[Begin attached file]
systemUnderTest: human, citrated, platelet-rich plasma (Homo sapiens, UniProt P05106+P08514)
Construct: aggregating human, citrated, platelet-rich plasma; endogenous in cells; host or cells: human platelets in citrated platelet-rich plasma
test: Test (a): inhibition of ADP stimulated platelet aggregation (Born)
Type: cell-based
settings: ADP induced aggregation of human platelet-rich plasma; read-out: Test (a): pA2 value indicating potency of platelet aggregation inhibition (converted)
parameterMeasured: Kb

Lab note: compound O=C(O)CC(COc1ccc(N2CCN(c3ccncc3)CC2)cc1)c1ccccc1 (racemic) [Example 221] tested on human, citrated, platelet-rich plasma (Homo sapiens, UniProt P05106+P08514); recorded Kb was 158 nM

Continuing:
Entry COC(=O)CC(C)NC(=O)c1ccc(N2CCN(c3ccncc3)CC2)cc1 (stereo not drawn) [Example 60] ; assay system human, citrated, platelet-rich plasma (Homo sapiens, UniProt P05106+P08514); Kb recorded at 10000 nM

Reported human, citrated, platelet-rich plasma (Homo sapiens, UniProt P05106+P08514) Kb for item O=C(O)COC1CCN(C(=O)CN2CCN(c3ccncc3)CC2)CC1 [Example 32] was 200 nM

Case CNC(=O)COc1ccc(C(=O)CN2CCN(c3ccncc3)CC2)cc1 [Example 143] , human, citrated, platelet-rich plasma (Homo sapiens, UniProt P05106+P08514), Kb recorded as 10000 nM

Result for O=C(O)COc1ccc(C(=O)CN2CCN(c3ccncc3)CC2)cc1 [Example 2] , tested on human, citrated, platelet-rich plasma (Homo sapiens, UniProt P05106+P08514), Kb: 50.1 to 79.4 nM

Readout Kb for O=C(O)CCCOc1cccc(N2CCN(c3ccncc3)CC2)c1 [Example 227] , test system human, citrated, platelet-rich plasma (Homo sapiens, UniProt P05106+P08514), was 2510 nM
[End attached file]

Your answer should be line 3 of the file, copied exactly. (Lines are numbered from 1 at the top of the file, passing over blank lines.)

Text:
test: Test (a): inhibition of ADP stimulated platelet aggregation (Born)